And all the while we’d be pushing for the same shift in attitudes toward drugs as we have achieved on smoking. It should be much easier. About 55 per cent of adults smoked in 1965, compared with 15 per cent in B.C. today. Only about two per cent of Canadians are heroin and cocaine users; if we can make the same relative gains, using the lessons from smoking, the number of addicts would be tiny.

That seems like a long list of benefits, with few costs. Yet instead, we push on with tactics and strategies that have failed to deal with prohibited substances for almost a century. We fight to reduce supply, unsuccessfully, and create crime and chaos and costs.

For whatever reason, we tried something different with tobacco. Maybe the big companies had too much clout, or there were just too many smokers. We didn’t ban cigarettes or arrest people. We worked on reducing demand. And it worked.

Why not for other drugs?

I have a few reactions. First, I don’t think his arguments are without any merit. As some states and other countries experiment with decriminalization, it will be worth watching which harms are reduced, which harms increase and what strategies are most effective in mitigating the undesirable effects of decriminalization. I’ve said several times in this blog that there is no such thing as a problem free drug policy. All of them will have problems associated with them, the question is this — which problems are we willing to live with?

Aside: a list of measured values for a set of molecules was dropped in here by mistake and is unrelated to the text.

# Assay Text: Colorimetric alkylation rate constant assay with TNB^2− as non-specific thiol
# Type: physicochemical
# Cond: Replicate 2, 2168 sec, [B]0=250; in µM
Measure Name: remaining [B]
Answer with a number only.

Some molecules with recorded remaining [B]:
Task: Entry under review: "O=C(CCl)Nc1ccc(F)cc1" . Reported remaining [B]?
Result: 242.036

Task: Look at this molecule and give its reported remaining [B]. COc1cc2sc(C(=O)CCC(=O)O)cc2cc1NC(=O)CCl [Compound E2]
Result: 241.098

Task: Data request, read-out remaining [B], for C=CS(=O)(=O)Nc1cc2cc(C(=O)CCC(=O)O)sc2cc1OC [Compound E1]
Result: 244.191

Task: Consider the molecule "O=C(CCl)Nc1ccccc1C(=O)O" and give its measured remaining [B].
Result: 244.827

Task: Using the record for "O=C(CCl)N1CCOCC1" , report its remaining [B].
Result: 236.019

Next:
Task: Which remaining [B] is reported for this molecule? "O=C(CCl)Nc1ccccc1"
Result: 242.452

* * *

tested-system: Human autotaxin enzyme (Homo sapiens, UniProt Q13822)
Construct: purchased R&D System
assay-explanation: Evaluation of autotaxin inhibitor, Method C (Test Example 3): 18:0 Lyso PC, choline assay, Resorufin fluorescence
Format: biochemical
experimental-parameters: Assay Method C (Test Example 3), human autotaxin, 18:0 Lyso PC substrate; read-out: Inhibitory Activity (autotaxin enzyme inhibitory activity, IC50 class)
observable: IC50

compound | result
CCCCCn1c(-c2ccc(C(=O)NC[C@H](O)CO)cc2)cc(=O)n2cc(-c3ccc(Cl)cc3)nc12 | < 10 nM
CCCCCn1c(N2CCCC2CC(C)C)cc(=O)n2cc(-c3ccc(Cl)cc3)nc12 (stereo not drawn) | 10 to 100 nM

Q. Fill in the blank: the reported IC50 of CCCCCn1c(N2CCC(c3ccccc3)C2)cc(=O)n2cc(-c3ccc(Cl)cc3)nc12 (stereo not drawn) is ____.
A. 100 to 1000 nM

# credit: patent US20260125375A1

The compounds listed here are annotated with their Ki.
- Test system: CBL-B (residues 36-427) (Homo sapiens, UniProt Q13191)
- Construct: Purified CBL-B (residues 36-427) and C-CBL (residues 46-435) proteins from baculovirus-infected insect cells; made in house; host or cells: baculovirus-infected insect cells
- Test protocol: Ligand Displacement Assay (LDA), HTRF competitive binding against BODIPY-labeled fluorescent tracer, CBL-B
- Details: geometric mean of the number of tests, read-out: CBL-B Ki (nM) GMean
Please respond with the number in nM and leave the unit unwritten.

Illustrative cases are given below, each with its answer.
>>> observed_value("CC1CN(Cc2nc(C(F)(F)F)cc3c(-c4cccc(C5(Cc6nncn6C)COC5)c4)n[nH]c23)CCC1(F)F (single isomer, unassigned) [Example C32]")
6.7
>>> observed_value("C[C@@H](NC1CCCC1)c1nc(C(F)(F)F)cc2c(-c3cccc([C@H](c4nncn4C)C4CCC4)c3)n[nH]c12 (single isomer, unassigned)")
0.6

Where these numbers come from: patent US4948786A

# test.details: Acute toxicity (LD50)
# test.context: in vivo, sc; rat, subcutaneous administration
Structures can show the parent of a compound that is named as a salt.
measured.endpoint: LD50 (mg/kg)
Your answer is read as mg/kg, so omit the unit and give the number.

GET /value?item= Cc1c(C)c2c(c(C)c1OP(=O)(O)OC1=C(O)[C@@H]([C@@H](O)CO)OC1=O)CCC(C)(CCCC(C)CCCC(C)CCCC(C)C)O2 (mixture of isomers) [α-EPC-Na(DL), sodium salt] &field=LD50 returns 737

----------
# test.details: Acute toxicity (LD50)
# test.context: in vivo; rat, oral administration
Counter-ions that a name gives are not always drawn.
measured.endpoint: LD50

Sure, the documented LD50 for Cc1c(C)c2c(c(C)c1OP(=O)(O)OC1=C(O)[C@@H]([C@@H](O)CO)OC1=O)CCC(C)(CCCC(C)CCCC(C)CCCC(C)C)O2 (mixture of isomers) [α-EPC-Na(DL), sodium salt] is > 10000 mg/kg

Second, I have concerns about the legalization and the combination of legal capitalism and addictive drugs. Marketing is a concern and lobbying power. Consider that tobacco is still not regulated by the FDA.

Third, in Michigan 23% of adults are regular smokers, and 52% of youth report having tried smoking with 16% of them before the age of 13. While tobacco policy has been successful in many ways, these numbers are still to high to offer comfort in moving towards tobacco as a model.

Fourth tobacco policy is in a state of rapid change. Who knows where it will be 5, 10 or 25 years from now? Is it inconceivable that some states or countries could be moving toward making tobacco sales illegal?

Finally, “During a prescribed heroin trial in Switzerland…about seven per cent quit during their time in the program.” Talk about the soft bigotry of low expectations. The only kind of person who would point to this as an argument in favor of this policy is a person who believes that heroin addicts can’t get well.